Margaret died about 12 October 1917, and was buried in Belvue Cemetery on the 15th, with her first husband. For some unknown reason the graves were moved to section B, lot no. 378 on 1 September 1926. After the Second World War, when there were rumors that the cemetery wasgoing to be moved, it is believed that Harry Barfoot paid extra money to insure that the remains would be properly interred at another cemetery. As it happened, in the 1950s Belvue Cemetery was closed, and material from the cemetery was trucked to Fraser, Penna., where it was dumped in one jumbled, unmarked site. The land at Belvue was turned into the Harrogate Plaza Shopping Center and a municipal playground.
Children of Donald and Margaret (Noble) MacIntyre:
i. Matthew2 MacIntyre, b. 4:00 a.m., 13 May 1873, at 34 Herriet St., Pollockshaw, Renfrew County,
Scotland. His second wife was Susan (__) Shallcross, a widow with two children.
ii. Margaret MacIntyre, called "Maggie", b. 6:00 a.m. on 5 Dec. 1874, at 34 Herriet St., Pollockshaw, Eastwood parish; d. 18 Sept. 1942; m. 15 Nov. 1874 [obviously an error] Alonzo Dawson.
iii. Donald McIntyre, b. 10:00 p.m., 1 Dec. 1876, at 1 Greenbank St., Pollockshaw. His wife Ella (__) had children from an earlier marriage. Or perhaps his wife was Gertrude?
iv. Robert MacIntyre, b. 23 Oct. 1879 in Philadelphia, Penna., married Gertrude (__); had a son, Robert who married Ann (__).
v. Mary MacIntyre, b. 23 Jan. [Mary Shallcross says 21 Jan.] 1883 in Philadelphia, Penna.; d. 15
Sept. 1969; m. first, William Grundy; she married second, Joseph "Joe" Sugden, who spent his life in professional baseball.
Margaret MacIntyre, the oldest daughter of Donald and Margaret (Noble) MacIntyre, was born at 6:00 a.m. on 5 December 1874, at 34 Herriet St., Pollockshaw, Eastwood parish, Renfrewshire, Scotland. She died on 18 September 1942 in Philadelphia, Pennsylvania. Margaret married Alonzo Dawson, who lived about a block away on Orthodox Street in Frankford.
Children of Alonzo and Margaret:
i. Herbert Dawson, married Isabel Maire; and had three children.
ii. Margaret Dawson
His daughter Mildred felt that Donald did not approve of her marriage, so there was a certain coolness and tactful avoidance rather than outright hostility. Nevertheless the seven grandchildren enjoyed family celebrations of birthdays, Hallowe'en, and other opportunities to be together.
Children of Donald and Margaret:
i. Elwood McIntyre, unmarried
ii. Leonard McIntyre, unmarried
iii. William McIntyre
iv. Margaret McIntyre, married Leonard Frankowski; had two sons.
v. Irene McIntyre, married Peter Iannuzzi, cousin of Elmer Iannuzzi. One daughter.
vi. Ann or Anne McIntyre, married Earl Kuhls, and had two children.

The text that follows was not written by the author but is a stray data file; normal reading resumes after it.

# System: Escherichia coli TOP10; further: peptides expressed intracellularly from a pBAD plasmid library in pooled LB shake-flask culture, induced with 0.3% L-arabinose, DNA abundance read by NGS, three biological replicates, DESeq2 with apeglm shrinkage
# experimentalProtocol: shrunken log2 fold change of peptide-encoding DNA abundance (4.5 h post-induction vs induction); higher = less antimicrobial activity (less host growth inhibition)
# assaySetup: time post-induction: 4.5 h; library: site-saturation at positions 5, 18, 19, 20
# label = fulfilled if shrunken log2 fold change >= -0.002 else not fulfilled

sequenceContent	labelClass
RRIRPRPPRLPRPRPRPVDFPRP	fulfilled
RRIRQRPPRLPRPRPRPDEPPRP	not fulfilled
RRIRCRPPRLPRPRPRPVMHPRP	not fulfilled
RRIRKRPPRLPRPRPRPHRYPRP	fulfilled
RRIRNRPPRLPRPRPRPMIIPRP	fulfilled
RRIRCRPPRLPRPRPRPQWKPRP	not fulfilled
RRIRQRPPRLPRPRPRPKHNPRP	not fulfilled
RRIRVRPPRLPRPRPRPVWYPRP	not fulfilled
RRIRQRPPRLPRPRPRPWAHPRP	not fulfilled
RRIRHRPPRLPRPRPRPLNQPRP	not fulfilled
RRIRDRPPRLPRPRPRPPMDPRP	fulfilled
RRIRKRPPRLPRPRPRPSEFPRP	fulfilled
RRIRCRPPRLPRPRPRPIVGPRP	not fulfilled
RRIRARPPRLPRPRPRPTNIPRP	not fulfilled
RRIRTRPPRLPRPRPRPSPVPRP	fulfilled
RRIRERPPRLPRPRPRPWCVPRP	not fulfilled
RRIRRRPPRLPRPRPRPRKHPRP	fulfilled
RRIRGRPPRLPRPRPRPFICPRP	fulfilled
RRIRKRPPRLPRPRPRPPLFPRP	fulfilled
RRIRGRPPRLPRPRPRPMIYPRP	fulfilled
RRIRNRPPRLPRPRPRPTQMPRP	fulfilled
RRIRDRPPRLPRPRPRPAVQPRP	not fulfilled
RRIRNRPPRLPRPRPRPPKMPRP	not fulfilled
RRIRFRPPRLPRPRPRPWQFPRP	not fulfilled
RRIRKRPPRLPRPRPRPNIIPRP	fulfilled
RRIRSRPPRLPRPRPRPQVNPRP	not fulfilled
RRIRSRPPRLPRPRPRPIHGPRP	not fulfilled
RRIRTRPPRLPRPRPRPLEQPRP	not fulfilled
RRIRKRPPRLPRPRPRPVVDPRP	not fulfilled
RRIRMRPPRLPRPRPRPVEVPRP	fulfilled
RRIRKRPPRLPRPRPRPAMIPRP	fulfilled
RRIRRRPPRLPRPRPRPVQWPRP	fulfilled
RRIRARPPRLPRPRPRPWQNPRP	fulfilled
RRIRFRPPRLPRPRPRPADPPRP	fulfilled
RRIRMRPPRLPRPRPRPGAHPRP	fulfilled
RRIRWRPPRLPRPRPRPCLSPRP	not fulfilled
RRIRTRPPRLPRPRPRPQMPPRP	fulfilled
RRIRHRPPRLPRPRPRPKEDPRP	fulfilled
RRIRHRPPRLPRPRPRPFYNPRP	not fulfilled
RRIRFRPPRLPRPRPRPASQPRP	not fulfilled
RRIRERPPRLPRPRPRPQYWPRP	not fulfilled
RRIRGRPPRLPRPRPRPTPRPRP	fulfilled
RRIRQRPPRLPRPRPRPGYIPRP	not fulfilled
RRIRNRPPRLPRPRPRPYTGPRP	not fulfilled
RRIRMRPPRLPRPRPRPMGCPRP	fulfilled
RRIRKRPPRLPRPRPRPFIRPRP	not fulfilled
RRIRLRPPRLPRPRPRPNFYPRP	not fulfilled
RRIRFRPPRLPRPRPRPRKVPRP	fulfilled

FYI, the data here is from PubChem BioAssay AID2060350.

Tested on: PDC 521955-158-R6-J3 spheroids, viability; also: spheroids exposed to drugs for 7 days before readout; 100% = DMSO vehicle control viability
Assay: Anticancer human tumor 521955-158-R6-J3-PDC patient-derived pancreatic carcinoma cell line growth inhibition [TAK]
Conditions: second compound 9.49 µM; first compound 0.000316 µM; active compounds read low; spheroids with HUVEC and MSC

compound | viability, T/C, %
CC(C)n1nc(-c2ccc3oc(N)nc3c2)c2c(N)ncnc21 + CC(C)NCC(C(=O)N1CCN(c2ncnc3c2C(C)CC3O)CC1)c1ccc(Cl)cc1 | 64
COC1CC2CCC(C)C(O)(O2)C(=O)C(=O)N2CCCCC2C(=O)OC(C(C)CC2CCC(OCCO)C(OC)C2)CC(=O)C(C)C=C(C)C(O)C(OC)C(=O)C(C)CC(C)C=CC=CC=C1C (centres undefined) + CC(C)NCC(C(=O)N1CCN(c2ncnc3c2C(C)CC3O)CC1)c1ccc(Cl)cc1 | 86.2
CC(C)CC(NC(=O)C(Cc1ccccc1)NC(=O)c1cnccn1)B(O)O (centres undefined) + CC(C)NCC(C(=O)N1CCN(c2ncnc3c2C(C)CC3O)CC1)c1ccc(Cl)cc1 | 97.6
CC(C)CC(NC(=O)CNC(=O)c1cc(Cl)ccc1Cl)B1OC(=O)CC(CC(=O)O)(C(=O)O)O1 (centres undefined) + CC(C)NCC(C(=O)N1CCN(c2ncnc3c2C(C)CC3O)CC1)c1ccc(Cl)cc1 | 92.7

vii. Mildred McIntyre, b. 22 Dec. 1911; d. 8 Dec. 1993; m. 21 Apr. 1936 in Philadelphia Elmer "Rocco" Iannuzzi. He was b. 17 Jan. 1911, d. Oct. 2002. Rocco worked at Barrett's Chemical Co. (later Allied Chemical), in the Frankford section of Philadelphia, and often he was on a late shift that kept him away from his family on some evenings and weekends. They rented a house at 2606 Ash Street behind a florist shop. Then after their children were born they rented a house at 4716 Almond Street. About 1947 they moved to 6201 Erdrick St., where they spent the rest of their lives. Two children.
viii. Donald McIntyre, unmarried
Mary2 MacIntyre was born in January 1883 and died 15 September 1969. She married twice, first on 6 June 1900 to William Grundy, then many years after his death in the influenza pandemic, to Joseph Sugden.
As a clue to the family's preferred spelling of their name, Mary corrected her name, later, on her son's birth certificate. She changed it from Mary Noble McIntyre Grundy to Mary MacIntyre Grundy. Or, perhaps all along she spelled it MacIntyre and the clerk made an error which Mary then corrected. Apparently other branches of the family spell their surname McIntyre.
Children of William and Mary (MacIntyre) Grundy:
i. Edith Grundy
ii. Margaret Grundy
iii. William Grundy
iv. Norman Grundy
v. Mary Grundy
These are the five grandchildren of Donald and Margaret (Noble) MacIntyre whose descendants have been in touch with me, so that their stories and names can be included. This is a work in progress. If any reader has more information that should be included here, or can correct mistakes I may have made, I would be delighted to hear from you. Please send an e mail to kwg at po.cwru.edu. Merely substitute the familiar @ for "at".
Mildred McIntyre, fourth daughter of Donald and Margaret (Burger??) MacIntyre, was born 22 December 1911. She died on 8 December 1993. On 21 April 1936 she was married in Philadelphia to Elmer "Rocco" Iannuzzi. He was born 27 January 1911, and died in October 2002. The couple lived first at 4716 Almond Street, then bought a house at 4703 Almond where they lived for 17 years. From 1962 they lived at 6201 Erdrick St., Philadelphia.
This page was updated 1/14/2005.